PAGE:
Forests are important for sustainable development—forest conservation is written into the SDGs—but how are multilateral development banks (MDB) doing at incorporating forests and forest peoples into their development work? To answer this question, BIC has been looking at how the World Bank (WB), arguably the MDB leader on forest conservation and sustainable forest management, is fulfilling its April 2016 Forest Action Plan (FAP), which (rhetorically at least) commits the Bank to integrating forests throughout its portfolio.
One tool for ensuring that forests are integrated—that the Bank’s projects are “forest-smart”—is the preparation of Country Forest Notes (CFNs). The Bank committed in the FAP to prepare 10 of them. These Notes are supposed to inform the Bank’s overall analysis of a country’s development needs (in its Systematic Country Diagnostic, SCD) and its agreement with the country on its program (WB Country Partnership Framework, CPF). These country lending strategies (SCD and CPF) determine how the WB lends in individual countries and thus are a crucial tool for improving the Bank's forest investments. It’s critical that the CFNs address issues beyond the forest sector itself because forest sector finance accounts for only about 2% of the Bank’s commitments ($1.7 billion of $89 billion total, FYs 2017+18).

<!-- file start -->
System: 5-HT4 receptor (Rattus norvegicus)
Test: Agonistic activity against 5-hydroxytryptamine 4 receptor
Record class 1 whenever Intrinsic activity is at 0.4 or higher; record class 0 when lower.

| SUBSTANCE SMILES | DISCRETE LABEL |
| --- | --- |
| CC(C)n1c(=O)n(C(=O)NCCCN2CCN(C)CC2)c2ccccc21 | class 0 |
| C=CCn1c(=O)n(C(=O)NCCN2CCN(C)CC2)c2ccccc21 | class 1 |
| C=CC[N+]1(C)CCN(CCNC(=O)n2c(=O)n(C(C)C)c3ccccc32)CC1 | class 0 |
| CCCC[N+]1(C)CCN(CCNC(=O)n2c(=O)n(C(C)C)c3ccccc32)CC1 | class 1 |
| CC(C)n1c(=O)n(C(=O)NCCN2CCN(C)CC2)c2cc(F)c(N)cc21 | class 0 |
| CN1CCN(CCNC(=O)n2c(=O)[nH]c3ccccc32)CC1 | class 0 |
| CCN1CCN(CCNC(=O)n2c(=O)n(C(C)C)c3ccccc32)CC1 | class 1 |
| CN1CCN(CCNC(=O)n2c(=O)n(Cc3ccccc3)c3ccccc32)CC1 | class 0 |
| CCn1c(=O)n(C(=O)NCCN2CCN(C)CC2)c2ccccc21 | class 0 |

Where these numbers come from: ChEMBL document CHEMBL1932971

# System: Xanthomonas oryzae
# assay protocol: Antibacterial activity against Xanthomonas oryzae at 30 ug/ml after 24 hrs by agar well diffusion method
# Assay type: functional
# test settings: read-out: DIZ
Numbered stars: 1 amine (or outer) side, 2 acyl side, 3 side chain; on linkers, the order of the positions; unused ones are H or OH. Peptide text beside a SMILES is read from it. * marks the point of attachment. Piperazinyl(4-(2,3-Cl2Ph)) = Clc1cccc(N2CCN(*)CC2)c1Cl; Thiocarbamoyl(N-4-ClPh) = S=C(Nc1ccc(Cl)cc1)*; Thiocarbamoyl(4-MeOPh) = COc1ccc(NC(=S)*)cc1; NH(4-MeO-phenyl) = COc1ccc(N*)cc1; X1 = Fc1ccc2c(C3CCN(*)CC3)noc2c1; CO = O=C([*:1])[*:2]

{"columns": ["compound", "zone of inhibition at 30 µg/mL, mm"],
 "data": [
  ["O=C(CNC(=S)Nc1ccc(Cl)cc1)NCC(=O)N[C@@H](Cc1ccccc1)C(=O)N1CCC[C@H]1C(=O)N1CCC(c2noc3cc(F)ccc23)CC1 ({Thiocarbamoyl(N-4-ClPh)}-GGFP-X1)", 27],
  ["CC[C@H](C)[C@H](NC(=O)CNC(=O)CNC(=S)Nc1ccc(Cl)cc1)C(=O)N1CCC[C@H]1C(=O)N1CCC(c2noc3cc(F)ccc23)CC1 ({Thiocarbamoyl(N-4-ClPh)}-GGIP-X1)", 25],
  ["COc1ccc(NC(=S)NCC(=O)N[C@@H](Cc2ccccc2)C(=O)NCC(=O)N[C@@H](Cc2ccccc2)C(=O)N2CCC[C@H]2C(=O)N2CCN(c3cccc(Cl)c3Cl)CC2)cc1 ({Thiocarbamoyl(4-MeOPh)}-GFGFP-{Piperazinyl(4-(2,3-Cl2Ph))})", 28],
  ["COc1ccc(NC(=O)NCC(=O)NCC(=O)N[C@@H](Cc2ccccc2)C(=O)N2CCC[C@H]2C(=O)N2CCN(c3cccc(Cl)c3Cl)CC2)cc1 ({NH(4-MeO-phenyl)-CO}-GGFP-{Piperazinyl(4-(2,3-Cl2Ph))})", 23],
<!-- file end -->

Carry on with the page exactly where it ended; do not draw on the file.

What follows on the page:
How is the Bank doing? So far, it has made public just 3 CFNs. BIC has analyzed all three: Mozambique, Liberia, and Nepal, and ,looked also at the CFN draft the Bank prepared for Indonesia, the final version is not public yet. You can read our analyses here —and draw your own conclusions.